January 1, 2014 in Nation/World

Retail pot shops debut in Colorado

Green Wednesday arrives, debate on legalization goes on
Rob Hotakainen McClatchy-Tribune
Sales here in late spring

Retail sales of legal marijuana aren’t expected to begin in Washington until late spring. The state began accepting applications for licenses on Nov. 18. By the time applications closed on Dec. 19, Washington’s Liquor Control Board had received 3,746 applications to grow, process or sell cannabis under the recreational pot law passed last year.

WASHINGTON – After years of politicking and planning, Colorado will make history today when it opens the first retail marijuana stores in the United States, allowing state residents to buy up to an ounce of the drug.

Out-of-state visitors will be allowed to buy a quarter of an ounce at a time.

While proponents celebrated the long-awaited day, opponents warned that the nation is about to launch a high-stakes experiment that will lead to higher rates of drug addiction, lower academic scores for children and more arrests for drugged driving.

As the “Rocky Mountain High” becomes officially enshrined in law, Sean Azzariti, an Iraq War veteran who suffers from post-traumatic stress disorder, will make the first legal purchase at 3D (Denver’s Discreet Dispensary) at 8 a.m. on New Year’s Day. He appeared in a television ad in 2012 to explain how legalizing recreational use would help him because his condition was not covered under the state’s medical marijuana law.

“Adults are using marijuana in every state across the nation. In Colorado, they will now be purchasing it from legitimate businesses instead of in the underground market,” said Mason Tvert, spokesman for the Marijuana Policy Project in Denver, which helped lead the legalization campaign.

While smoking pot has been legal in Colorado for the past year, so-called Green Wednesday represents another historic milestone for the decades-old legalization movement: the unveiling of the nation’s first legal pot industry in the eight Colorado towns that plan to allow recreational sales to anyone over 21.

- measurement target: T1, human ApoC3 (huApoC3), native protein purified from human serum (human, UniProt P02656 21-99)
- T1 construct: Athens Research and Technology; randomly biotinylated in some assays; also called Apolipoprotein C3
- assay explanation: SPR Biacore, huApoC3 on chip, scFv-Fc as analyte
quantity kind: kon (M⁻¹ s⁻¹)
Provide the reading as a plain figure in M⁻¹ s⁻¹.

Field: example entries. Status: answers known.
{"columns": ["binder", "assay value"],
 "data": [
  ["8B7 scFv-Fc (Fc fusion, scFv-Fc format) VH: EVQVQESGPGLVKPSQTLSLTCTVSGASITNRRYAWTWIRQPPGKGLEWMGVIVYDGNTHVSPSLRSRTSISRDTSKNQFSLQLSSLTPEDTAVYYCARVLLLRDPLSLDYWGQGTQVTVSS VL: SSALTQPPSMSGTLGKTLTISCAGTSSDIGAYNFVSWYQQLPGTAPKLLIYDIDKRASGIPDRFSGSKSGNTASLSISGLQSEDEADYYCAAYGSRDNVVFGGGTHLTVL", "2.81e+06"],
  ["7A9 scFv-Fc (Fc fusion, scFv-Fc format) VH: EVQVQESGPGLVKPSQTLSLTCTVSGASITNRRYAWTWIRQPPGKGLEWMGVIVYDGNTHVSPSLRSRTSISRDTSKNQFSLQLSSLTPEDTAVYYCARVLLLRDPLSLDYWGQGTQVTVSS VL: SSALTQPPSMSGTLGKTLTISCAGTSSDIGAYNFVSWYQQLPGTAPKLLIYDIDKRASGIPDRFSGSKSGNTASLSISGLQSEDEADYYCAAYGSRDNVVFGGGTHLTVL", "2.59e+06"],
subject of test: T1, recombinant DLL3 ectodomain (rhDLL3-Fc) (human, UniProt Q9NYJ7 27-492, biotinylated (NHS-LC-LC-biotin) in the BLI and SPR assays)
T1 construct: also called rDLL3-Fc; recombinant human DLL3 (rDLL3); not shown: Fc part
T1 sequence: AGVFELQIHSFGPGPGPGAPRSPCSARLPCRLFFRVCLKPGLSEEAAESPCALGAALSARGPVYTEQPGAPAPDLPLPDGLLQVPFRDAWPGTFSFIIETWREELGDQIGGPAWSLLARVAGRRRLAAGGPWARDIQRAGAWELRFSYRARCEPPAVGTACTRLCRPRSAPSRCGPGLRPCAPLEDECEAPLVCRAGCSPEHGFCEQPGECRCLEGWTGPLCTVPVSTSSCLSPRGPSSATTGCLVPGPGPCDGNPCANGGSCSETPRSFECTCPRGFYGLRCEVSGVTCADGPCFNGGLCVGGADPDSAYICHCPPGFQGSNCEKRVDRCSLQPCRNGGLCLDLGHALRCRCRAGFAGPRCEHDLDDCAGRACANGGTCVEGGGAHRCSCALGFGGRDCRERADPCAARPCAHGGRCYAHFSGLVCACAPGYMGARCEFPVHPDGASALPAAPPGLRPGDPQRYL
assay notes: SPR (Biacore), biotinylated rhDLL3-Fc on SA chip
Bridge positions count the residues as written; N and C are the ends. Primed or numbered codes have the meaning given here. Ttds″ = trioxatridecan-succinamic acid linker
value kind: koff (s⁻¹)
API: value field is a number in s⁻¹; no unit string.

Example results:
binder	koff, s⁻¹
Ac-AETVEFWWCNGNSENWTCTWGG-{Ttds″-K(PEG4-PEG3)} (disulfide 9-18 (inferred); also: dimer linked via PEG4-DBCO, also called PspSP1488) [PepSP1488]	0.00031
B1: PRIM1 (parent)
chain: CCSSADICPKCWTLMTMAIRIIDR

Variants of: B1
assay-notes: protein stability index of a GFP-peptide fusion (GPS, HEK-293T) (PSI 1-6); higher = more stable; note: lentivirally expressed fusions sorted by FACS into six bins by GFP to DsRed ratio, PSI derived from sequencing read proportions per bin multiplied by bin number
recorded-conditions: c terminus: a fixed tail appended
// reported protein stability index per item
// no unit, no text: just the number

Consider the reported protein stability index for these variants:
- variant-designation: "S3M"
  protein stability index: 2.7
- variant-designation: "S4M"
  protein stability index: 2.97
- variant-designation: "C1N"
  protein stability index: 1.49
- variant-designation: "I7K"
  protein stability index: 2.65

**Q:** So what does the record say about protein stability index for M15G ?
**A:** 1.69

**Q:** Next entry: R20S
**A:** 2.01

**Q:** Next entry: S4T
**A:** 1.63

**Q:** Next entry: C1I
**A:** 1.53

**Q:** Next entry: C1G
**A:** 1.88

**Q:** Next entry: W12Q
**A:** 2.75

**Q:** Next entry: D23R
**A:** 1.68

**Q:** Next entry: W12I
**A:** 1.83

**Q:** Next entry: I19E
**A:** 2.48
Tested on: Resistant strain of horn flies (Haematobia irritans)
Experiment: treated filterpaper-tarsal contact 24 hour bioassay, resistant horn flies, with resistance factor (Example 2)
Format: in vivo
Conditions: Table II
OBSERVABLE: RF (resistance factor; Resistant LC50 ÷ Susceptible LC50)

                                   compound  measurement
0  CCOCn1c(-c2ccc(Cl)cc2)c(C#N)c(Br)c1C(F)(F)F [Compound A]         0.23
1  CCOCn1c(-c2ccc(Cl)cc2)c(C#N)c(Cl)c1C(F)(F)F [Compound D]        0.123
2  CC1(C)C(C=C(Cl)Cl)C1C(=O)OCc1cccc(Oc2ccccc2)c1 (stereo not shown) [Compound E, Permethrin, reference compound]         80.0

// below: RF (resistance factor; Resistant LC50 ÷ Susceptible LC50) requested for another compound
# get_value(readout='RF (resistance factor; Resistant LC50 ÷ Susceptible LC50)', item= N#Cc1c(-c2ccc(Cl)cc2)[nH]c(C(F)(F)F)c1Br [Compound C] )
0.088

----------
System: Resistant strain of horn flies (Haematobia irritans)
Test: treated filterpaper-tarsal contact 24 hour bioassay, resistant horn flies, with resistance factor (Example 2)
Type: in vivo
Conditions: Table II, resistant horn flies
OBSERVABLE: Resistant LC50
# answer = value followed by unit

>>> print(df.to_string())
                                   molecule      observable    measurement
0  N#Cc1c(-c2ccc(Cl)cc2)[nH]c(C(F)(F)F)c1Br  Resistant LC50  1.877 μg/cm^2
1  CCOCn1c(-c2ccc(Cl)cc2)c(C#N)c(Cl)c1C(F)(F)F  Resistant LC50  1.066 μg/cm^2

To prepare for the store openings, the Denver Post boosted its news coverage, hiring a marijuana editor, creating a newsletter for readers and a pot website that includes recipes for “cannabis-themed dinners” and reviews of the latest pot films and marijuana strains such as “triple diesel” and “granddaddy purple.”

So far, the state has licensed 136 pot stores to begin selling the drug, though not all of them are expected to be up and running on the first day. All of the shops will have to operate as cash-only businesses because they’re prohibited from using banks under federal law. State officials estimate the sales will generate $67 million in tax revenue each year.

Twenty states allow marijuana for medical use, including Illinois, where the law takes effect today. But Colorado and Washington state are the only two that have approved pot for recreational use. The two states are proceeding after the Justice Department in August said it would not block their plans, even though Congress has long banned marijuana.

Patrick Kennedy, a former Democratic congressman from Rhode Island and the chairman of Project SAM (Smart Approaches to Marijuana), a group that opposes legalization, called Colorado and Washington state “canaries in the coal mine.” He said his group will closely follow trends there as a way to convince other states not to legalize marijuana.

And he said voters in those states should reconsider legalization, predicting it will lead to more highway fatalities, increased hospitalizations and higher dropout and truancy rates for schoolchildren.

“We don’t have to have other states go down this road and have to learn the same hard lessons,” Kennedy said in a conference call with reporters.

But with polls now showing a majority of Americans backing legalization, Tvert predicted that other states will soon vote to approve recreational marijuana. Alaska could be among the first, with legalization backers trying to get the issue on the ballot this year.

The Colorado state tourism office is officially downplaying the new industry, fearing it may hurt the state’s image as an outdoor paradise for skiers, hikers and nature lovers. But many private businesses hope that legalization will go a long way toward luring more visitors to the state to buy pot. Newly launched tourism companies, including one called My 420 Tours, said they would offer guided tours of marijuana dispensaries and cultivation centers.

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